I’m one of the lucky ones. (Or know my own limits.) A 5K at walking speed calculates out to walking without a break for an hour. Our route will include some hills, degree of gentleness is open to discussion. So practice sessions outside is encouraged. The winter of 2014 encouraged more walking at the mall, taking the steps between levels, and keeping safe.

The runners had a more difficult training assignment due to weather. They had to take advantage of every fine day we were granted. Even if it forced them to run in circles.

 

Level and comfy.

Level and comfy.

Starr Tree Farm is now available in paperback from Amazon and Barnes & Noble. (Continues available as electronic book also.)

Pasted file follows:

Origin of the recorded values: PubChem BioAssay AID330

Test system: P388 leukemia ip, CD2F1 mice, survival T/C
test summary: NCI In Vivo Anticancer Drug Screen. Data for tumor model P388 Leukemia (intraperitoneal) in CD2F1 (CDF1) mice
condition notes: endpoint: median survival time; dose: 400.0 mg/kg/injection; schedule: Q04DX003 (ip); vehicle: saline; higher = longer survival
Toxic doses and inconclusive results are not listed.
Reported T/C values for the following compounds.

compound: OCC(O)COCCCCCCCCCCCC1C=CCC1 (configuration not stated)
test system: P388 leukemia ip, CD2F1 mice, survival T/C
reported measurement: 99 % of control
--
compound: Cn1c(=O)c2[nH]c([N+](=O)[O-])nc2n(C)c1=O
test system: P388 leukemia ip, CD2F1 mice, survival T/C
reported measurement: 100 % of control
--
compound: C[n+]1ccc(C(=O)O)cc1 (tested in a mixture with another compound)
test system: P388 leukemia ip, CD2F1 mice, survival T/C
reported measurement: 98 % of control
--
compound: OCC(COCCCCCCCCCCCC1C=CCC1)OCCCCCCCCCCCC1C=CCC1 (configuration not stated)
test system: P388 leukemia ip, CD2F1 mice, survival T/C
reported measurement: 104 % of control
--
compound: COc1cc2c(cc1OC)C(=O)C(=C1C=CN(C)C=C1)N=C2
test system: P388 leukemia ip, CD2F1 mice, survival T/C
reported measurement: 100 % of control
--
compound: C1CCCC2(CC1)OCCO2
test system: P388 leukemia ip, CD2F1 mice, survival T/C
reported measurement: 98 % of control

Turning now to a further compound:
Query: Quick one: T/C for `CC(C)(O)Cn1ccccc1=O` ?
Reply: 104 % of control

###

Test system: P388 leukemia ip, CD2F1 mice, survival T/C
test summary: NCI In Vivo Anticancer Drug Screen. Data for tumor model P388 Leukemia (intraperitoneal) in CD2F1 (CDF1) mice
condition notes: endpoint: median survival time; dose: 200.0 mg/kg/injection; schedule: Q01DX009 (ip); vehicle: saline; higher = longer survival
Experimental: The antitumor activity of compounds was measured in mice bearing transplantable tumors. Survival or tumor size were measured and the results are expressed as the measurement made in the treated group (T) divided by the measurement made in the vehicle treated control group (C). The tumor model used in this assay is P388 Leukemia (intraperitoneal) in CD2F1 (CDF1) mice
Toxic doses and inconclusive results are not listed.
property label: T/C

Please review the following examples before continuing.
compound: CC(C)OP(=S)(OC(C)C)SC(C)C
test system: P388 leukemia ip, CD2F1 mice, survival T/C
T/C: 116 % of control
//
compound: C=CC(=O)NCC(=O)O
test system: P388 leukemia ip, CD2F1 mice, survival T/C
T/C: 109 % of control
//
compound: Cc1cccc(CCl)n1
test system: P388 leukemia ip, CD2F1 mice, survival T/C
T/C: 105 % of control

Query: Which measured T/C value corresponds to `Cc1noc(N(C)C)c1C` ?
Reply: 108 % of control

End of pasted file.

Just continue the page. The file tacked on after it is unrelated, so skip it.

Calling all Fools

Paging Mr. Lirpa Loofski. Mr. Lirpa Loofski please call the operator.

Check your phone messages twice before replying today. There’s something in the air. A little wisp of spring breeze twists the minds of normal people into practical (or non-practical) jokesters on this date.

Advice to all the serious among us. Relax a little. It’s been a long, cold winter and it’s time to find a little sunshine whether Mother Nature cooperates or not.

Did your spouse or children tie your shoes together? No harm. You’ll find something simple to return the favor. (Replace cereal spoon with a fork?)

My plan for the day? Wait until tomorrow to check all lottery tickets. A girl needs to be careful.

Oh, Mr. Loofski. Drop the Polish suffix and spell it backward. He’s popular today.